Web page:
And the candidates go rolling along

James Wigderson begins with something that came up at last week’s U.S. Senate Republican debate:

… we have to address [Kevin] Nicholson saying that his service in Iraq and Afghanistan is all the conservative credentials anyone should ever need from him. He’s not the first to make that statement on his behalf.

I have said before and I still believe that Nicholson has an interesting story when he says his military experience contributed to his becoming a conservative. But while that may be his personal story, it’s certainly not the story of every person who has served in the military. For example, my father-in-law served in the Marines and is very proud of his service, and our whole family is proud of him. But his service in the Marines doesn’t change the fact that my father-in-law has never voted for a Republican, and he won’t be voting for Nicholson, either.

We can run down the list. Does former Secretary of State John Kerry’s service in Vietnam exempt him from conservative criticism going forward? Because it never has in the past. Former Vice President Al Gore was in Vietnam, too. George McGovern, the liberal icon, fought in World War II. President Jimmy Carter served in the Navy on submarines. Walter Mondale was in the Army. And so on.

So when Nicholson tells the story of his military service, we can draw all sorts of conclusions about his character but it’s not proof of a political philosophy.

… followed by Christian Schneider:

“I’m going to be blunt,” Republican U.S. Senate candidate Kevin Nicholson said near the end of a debate with GOP opponent Leah Vukmir last week. “For those who have said that leading Marines in combat in two wars does not qualify as conservative credentials need to look inside them and decide what they think conservative credentials are.”

Pursuant to Nicholson’s instructions, I have looked deep inside myself to determine what a “conservative credential” is. And leading Marines in combat isn’t one.

In fact, serving in the military isn’t “conservative” or “liberal” at all. Both Democrats and Republicans serve bravely and honorably, and neither ideology has a monopoly on claiming patriotism and bravery on the battlefield.

Take, for example, Democratic Senator Tammy Duckworth of Illinois, who in 2004 lost both legs and suffered a badly damaged arm when a rocket-propelled grenade hit the Black Hawk helicopter she was flying in Iraq. Or late Hawaiian Senator Daniel Inouye, who was a medical volunteer during the Japanese attack on Pearl Harbor and lost his right arm to a grenade in World War II. Clearly, one can serve with distinction in the military and still be a reliable progressive vote in public office.

Nicholson is trying to use his laudable military service as a stand-in for conservative credentials because he has so few Republican achievements. He has made no secret of the fact that he is a former Democrat, having served as head of the College Democrats of America and even addressing the 2000 Democratic National Convention in support of Vice President Al Gore’s presidential candidacy.

There’s nothing wrong with switching parties — Republican icon Ronald Reagan spent most of his life as a Democrat, as did Donald Trump. In fact, if Republicans want to return to a majority party in America, they’re going to need a lot more party-flippers.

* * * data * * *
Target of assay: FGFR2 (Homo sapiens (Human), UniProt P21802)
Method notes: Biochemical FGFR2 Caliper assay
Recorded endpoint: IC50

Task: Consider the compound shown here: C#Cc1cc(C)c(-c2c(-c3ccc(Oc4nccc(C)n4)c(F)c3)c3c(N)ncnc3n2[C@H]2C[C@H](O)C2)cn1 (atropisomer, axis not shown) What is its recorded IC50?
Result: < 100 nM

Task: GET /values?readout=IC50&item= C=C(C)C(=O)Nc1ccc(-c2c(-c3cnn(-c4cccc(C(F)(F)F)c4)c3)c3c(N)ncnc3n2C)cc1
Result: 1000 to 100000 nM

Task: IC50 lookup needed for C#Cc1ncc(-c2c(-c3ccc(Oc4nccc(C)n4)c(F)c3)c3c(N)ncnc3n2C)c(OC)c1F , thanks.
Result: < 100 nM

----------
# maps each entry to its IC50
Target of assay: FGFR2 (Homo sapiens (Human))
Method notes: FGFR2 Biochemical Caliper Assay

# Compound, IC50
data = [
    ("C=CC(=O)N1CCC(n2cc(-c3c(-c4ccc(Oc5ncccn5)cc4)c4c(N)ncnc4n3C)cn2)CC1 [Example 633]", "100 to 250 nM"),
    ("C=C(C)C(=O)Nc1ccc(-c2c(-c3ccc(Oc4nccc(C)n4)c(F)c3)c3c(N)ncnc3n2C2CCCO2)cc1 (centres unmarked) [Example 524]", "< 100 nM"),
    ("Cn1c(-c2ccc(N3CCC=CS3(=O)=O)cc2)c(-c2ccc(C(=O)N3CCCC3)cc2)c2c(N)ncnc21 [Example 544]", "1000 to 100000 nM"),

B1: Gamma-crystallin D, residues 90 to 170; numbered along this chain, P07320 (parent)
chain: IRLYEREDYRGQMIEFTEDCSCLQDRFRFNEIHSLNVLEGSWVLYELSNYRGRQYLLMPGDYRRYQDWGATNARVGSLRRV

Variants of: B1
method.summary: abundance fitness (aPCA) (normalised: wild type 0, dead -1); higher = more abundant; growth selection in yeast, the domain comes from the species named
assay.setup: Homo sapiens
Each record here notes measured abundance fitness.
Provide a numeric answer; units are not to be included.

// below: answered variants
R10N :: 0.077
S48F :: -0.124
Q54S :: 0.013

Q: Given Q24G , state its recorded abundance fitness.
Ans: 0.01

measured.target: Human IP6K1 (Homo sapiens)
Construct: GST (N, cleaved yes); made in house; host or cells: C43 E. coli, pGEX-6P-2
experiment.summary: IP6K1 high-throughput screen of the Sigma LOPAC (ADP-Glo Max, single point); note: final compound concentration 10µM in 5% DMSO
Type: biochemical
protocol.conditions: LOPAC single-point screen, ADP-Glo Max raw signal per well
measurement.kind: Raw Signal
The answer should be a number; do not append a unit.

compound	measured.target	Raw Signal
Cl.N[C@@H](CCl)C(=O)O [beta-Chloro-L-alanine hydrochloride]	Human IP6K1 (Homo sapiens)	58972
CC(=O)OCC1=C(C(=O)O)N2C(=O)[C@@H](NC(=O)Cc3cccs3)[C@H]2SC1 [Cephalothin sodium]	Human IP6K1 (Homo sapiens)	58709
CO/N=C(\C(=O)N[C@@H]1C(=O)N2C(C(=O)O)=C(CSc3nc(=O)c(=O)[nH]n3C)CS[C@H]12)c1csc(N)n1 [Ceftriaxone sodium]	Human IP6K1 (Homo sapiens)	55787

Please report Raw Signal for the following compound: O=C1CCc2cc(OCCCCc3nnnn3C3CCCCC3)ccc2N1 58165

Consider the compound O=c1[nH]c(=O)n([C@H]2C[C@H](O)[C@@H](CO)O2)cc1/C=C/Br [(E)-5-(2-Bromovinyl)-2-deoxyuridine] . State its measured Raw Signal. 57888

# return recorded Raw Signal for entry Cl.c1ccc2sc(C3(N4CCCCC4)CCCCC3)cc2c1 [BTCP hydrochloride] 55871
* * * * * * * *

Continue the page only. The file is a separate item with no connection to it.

But if Nicholson wants to convince Republican primary voters he believes in lower taxes, less regulation and the sanctity of life, he’s going to have to do more than cite his service in the Marines. As Vukmir said during the debate, while she respected his military service, the public knows more about his time as a Democrat than “his track record as a Republican.”

Of course, that doesn’t mean that military service tells us nothing about a candidate. It can demonstrate discipline, leadership, and tenacity. It can be a sign that you can hold a position where your fellow soldiers’ lives are on the line, and it can signal toughness, dedication, and morality. (In contrast, President Trump eluded service in Vietnam by producing a doctor’s letter saying he had bone spurs in his heels and later would claim that avoiding sexually transmitted diseases while dating “is my personal Vietnam” and that he felt like a “great and very brave soldier.”)

If one discounts military service as an indication of “conservatism,” we are left to ascertain Nicholson’s dedication to the cause by what he actually says. And for the most part, he’s got an easy, appealing style that shows he understands the issues Republicans care about the most.

But as a representative of the Trump wing of the party, Nicholson sometimes strains to offer differences between himself and the established conservative, Vukmir. At one point during last week’s debate, Nicholson blamed Vukmir’s type of conservatism for a big liberal Supreme Court win a few weeks ago. Keep in mind, it was Vukmir’s brand of conservatism (aligned primarily with Republican Gov. Scott Walker) that led to Walker having won three elections and Republicans holding historical majorities in the state Senate and Assembly. The big losses in Wisconsin only started happening when Donald Trump was picked to head the Republican Party at the national level.